A story written by Lou Del Bello last December in “Futurism” has gained new life on Twitter thanks to a retweet that popped up this week:

So we’re talking about a “sin tax” on meat to discourage consumption? Let’s see what Del Bello had to say in December:

Eating too much meat and smoking both have an impact on the public, from an environmental and health perspective. Meat production degrades the environment by releasing greenhouse gas emissions and using up a disproportionate amount of land and water per unit of protein, while smoking leads to enormous health bills that the public often has to pay for.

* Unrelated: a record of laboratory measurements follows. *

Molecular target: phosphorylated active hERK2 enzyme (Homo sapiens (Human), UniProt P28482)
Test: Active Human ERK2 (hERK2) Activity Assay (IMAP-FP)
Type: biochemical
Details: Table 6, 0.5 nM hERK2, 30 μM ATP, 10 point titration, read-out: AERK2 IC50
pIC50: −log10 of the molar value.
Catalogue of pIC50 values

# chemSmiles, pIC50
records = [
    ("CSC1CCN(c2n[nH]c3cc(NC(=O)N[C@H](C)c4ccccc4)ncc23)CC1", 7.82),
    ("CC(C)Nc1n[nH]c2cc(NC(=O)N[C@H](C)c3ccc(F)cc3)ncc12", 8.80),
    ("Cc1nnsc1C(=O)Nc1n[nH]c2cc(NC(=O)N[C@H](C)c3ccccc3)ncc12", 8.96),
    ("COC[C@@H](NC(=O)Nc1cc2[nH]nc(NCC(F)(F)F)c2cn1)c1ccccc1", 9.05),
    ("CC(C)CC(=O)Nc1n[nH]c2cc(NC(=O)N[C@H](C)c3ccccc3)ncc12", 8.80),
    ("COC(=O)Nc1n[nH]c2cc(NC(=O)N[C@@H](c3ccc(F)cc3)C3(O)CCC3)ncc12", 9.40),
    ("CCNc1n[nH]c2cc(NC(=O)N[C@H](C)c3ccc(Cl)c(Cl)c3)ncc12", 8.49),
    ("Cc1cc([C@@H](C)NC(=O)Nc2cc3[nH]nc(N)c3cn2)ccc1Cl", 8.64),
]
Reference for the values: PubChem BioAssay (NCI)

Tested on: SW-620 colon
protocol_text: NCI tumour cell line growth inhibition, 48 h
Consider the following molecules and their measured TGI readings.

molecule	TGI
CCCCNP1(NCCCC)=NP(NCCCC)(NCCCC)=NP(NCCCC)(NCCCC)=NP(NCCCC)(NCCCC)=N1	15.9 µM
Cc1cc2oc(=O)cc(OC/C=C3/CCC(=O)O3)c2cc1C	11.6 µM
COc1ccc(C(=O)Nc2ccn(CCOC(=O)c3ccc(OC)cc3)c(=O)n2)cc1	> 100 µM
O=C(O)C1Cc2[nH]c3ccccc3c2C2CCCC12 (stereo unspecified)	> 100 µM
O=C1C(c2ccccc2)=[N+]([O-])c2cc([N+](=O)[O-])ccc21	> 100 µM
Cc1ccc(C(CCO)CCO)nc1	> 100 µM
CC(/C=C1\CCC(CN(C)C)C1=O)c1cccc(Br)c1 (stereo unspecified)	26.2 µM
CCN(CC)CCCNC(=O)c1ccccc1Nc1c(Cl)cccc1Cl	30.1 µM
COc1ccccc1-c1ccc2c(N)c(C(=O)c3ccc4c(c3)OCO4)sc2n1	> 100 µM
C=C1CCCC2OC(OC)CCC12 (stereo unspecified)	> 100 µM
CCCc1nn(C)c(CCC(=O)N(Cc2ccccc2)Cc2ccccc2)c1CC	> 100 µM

In a new report, investment analysts suggest passing on the costs of the meat sector’s impacts to those directly responsible, the same way we tax smokers. The simple idea of the so-called meat tax is that if your burger ends up costing as much as a plate of caviar, you may decide to explore vegetarian options.

It’s a regressive tax, though, hitting hardest the least nourished who need to increase their meat consumption. What to do?

Oh, wait, we just checked and this is still America.

But … the experts …